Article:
These are exciting times for New Hampshire, especially as we learn this morning that Politico Magazine ranks us as the strongest state in the Union. There are great opportunities for our businesses, companies and manufacturers to thrive and prosper in 2014.
So we are excited, too, Carmen, and we’ll see you Monday.
When a good business program gets going, it makes sense to start a tradition.
Small Business Day, presented by Anthem Blue Cross and Blue Shield, is one such tradition that business owners, civic leaders and legislators have come to count on at the start of each new year.
Now in its ninth year, this year’s incarnation is from 7:30 am to noon, Jan. 24, at the Holiday Inn, Concord, in partnership with our agency (the Division of Economic Development), the Business and Industry Association and the New Hampshire Small Business Development Center and the generous sponsorship of TD Bank and Usource.
The morning’s agenda begins with remarks from Gov. Maggie Hassan and continues with a panel discussion featuring Senate Democratic Leader Sylvia Larsen, Senate Commerce Committee Chairman Andy Sanborn, House Majority Leader Stephen Shurtleff and House Republican Leader Gene Chandler and focus specifically on top small business issues of 2014 and how state elected leaders will resolve them.
Three educational sessions follow. The first, Vital Resources for Growing Your Small Business, is moderated by our own Chris Way, deputy director of the New Hampshire Division of Economic Development. Panelists are Steve Webb, TD Bank; Mary Collins, Small Business Development Center; Angela Martin, Devine Millimet, and Stephanie Phillips of Louis Karno. They will discuss essential resources to the success of a small business, including free legal help for start-ups, financing options, marketing strategies and tactics to improve profitability.
The next session, The ACA and Beyond: Navigating the New Health Insurance Landscape, will cover new strategies and opportunities for meeting a company’s healthcare and health insurance needs in the post-ACA economy. Small businesses are challenged with navigating the complex and ever-changing health insurance landscape, particularly now that the Affordable Care Act is fully in effect and plans in the new online marketplaces kicked in Jan. 1. Panelists Marie Proulx, Anthem Blue Cross and Blue Shield and Steve Gerlach, Bernstein Shur will discuss what small businesses need to know in 2014 and beyond.
In response to long-standing unease by business leaders about the state’s economic future, the BIA recently completed a strategic economic plan for New Hampshire, aimed at capitalizing on the state’s strengths and addressing growing weaknesses. In this final panel, small business owners will learn more about this important plan and how it will impact the state’s business environment and their small business.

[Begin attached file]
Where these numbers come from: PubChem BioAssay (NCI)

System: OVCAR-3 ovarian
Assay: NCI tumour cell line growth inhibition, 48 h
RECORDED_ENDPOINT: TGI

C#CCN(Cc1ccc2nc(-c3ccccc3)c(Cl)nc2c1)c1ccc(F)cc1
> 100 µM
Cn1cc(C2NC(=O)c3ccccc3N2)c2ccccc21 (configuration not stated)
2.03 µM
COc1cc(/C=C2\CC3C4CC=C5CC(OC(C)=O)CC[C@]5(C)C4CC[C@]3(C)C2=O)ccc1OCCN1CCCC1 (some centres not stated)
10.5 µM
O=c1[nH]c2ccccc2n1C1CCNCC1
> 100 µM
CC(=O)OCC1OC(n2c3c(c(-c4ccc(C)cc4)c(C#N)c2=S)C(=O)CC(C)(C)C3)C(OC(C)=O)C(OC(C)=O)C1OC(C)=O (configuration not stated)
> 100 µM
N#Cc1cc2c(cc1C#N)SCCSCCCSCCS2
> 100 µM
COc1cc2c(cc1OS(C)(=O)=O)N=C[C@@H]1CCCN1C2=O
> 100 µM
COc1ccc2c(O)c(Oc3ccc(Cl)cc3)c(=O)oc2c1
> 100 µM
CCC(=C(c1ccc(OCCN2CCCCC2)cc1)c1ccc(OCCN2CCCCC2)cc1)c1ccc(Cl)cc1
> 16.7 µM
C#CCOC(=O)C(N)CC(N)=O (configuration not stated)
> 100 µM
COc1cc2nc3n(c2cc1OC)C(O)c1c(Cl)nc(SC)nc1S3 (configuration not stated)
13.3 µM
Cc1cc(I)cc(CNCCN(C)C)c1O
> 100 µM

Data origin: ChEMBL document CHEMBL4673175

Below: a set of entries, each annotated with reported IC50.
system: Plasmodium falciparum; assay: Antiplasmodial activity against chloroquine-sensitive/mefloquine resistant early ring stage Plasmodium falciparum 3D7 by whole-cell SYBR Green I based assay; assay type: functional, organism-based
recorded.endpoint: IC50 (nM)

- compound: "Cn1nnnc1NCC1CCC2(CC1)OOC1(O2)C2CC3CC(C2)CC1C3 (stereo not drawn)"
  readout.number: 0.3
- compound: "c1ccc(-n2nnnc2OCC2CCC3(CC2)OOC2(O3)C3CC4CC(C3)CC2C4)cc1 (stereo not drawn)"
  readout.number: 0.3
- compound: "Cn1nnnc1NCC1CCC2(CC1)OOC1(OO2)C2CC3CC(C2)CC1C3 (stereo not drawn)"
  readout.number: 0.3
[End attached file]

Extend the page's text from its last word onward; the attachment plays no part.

The cost to attend Small Business Day is $15 per person and includes continental breakfast. Register here or call the BIA at 603.224.5388 x116.
It may be a Monday morning, but that doesn’t mean we can’t talk about beer. Especially when it comes to our economy.
Good things are brewing in the beer economy and last week, we joined Gov. Hassan, Commissioner Rose and a host of brewmasters to toast our state’s breweries. We saw the launch of a new trade organization, Brew New Hampshire, and the unveiling of the new brewery map and itineraries now available online at our sister agency, VisitNH.gov. Brew NH is a partnership between distributors, brewers and the Department of Resources and Economic Development that will work to promote the state’s beer industry.
New Hampshire is gaining a reputation of creating some really great beers and people from all over are coming here to check it out. How much of a demand is there for beer tourism? The brewery map is the number 1 download on the VisitNH.gov website and, said Peter Egelston, who hosted the party last week at his Smuttynose Brewery (which will open soon at its new digs in Hampton), “You can plan an entire vacation visiting breweries and, not surprisingly, more and more people are.”
By the numbers, our microbreweries have over 3,100 employees, earning an average wage of $34,500, with an economic impact of over $362 million.
But more than numbers, they give us something intangible. Our local breweries give us the local flavor of the places we get to call home. Microbrewers have done much to revitalize their communities, embracing their identities and all that makes them special and it gives us a place to go, meet friends, raise a glass and make us glad we live here.
So cheers to Brew New Hampshire and to all you microbrewers across the Granite State.
The New Year is here and it is sparkling with opportunity, especially if you’ve decided that 2014 is the year you’ll finally do it – open your own business here in New Hampshire. It’s a great time for this particular resolution, as the economy here in the Granite State has a skip in its step as spending – and optimism – increases.
Is it time for you to open for business?
As with any dream, it’s one thing imagining yourself turning the ‘open’ sign to face the world every morning, but if trying to figure out how to get to that point is an obstacle, we have a solution.
It can be found on our website, www.nhEconomy.com, where the Starting a Business in New Hampshire page is, month after month, one of the most popular destinations. From creating a business plan and finding financing to obtaining necessary permits and hiring employees, this web page is hugely valuable in turning your dream into reality.
There is – and frankly, always has been – a great air of entrepreneurship and innovation in New Hampshire. From its earliest days of statehood, through the Industrial Revolution and into the 21st century, generations of Granite Staters followed their dream of making things better for their neighbors today and tomorrow and beyond.
If you are looking to join them, your journey begins by clicking over here.